During the 1930s and 1940s, the idea that the Bahamas and Caribbean held the key to unlocking the mysteries of Atlantis was fuelled by the readings of American psychic Edgar Cayce, who said that parts of `Poseidonia', a remnant of a much larger Atlantic continent, would begin to emerge to the `south and west' of Bimini in the Bahamas.
Around the same time a popular book entitled ATLANTIS - MOTHER OF EMPIRES (1939, but republished reently by Adventures Unlimited Press) also proposed that Atlantis was in the Caribbean, while British Atlantologist Egerton Sykes was writing about Atlantean connections with the Bahamas, Hispaniola and Cuba during the 1960s.
Other names which could be mentioned in connection with Atlantis research in the Bahamas and Caribbean include: J. Manson Valentine, who identified underwater structures in Bahaman waters north of Cuba; Lewis Spence, the Scottish mythologist, who also saw the Bahamas and Caribbean as a remnant of a former Atlantean continent; and Augustus le Plongeon, the misguided American phsyicist and explorer who believed that he had found evidence in a Mayan codex of Atlantis's, or Mu's, destruction in the Caribbean some 10,000 years ago.
All of these people, had they been still alive, could lay claim to having predicted that remnants of Atlantis would be discovered in the Caribbean. Only one person has proposed that Cuba was the largest surviving portion of Atlantis, and that its `city' probably lies in Cuban waters, and that was me in GATEWAY TO ATLANTIS, first published worldwide in 2000. I only hope that George Erikson makes public the fact that he was obviously misquoted by the journalist from the WASHINGTON POST, because his published claims are very curious indeed.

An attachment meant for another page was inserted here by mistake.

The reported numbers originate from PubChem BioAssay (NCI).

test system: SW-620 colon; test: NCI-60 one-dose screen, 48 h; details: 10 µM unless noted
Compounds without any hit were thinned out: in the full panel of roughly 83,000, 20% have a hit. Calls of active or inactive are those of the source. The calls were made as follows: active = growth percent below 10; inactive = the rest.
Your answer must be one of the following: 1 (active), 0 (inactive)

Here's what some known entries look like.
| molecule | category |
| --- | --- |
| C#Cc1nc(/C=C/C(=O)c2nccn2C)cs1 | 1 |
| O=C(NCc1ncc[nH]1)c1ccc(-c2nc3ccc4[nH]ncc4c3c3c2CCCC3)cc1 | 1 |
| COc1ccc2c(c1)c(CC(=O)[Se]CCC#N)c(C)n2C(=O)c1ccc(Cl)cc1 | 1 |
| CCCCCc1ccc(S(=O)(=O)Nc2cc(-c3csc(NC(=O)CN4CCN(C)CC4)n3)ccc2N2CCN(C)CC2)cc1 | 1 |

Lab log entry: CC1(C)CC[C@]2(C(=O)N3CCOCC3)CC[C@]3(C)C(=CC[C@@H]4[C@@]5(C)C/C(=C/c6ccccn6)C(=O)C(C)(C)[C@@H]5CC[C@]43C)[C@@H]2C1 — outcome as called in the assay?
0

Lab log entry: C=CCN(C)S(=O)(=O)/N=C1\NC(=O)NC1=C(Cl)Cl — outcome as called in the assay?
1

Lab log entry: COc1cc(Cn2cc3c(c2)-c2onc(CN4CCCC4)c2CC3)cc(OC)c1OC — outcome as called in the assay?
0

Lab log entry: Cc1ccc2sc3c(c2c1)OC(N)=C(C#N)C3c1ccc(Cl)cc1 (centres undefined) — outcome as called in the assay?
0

Re the Washington Post article

. I must say that I was not misquoted in any major way. I did say that Ivar Zapp and I had predicted in Atlantis In America that Atlantis would be found in up to 420 feet of water off tropical America's shore. I also said that Ivar had found links between the spheres of Costa Rica and ancient navigation, and that we believed they were part of Atlantis. I stressed that Zelitsky & Weinzweig's find appeared to be on an ancient landbridge that connected Cuba to the Yucatan, and I expressed my hope that the structures off Cuba would be similar structurally to the underwater pyramids that I visited last winter. I pointed out that the flora and fauna of Cuba was identical to that of the Yucatan. I clearly emphasized that our work was in Central America and the Yucatan, not Cuba.

Kevin Sullivan quoted me correcly on those things he chose to quote. He chose not to mention:
1, Ivar Zapp and the Spheres of Costa Rica,
2, the title of our book, Atlantis In America: Navigators of the the Ancient World.
3, The possible landbridge to the Yucatan, the pyramids on the Yucatan, the similar flora and fauna.

Kevin slightly misqouted me when he wrote, "he hopes to be the first to say, 'I told you so.'" What I had emailed him was, "Ivar and I hope to be among the first to say I told you so." When Kevin called to interview me, he concluded the interview with the question, "Do you still want to be the first to say, "I told you so.?" I said, "Sure."

Kevin did spell my name correctly, Erikson.

In a story that was not principally about my work, but about Zelitsky and Weinzweig's, all I could do was to try to work in as much as I could about the work of Ivar Zapp, our book, our possible connection with the structures off Cuba. But Kevin was not interested in most of what I had to say. However, he did work me in a minor way. Considering the lack of press we've had, I am grateful for that.

Best regards,

George Erikson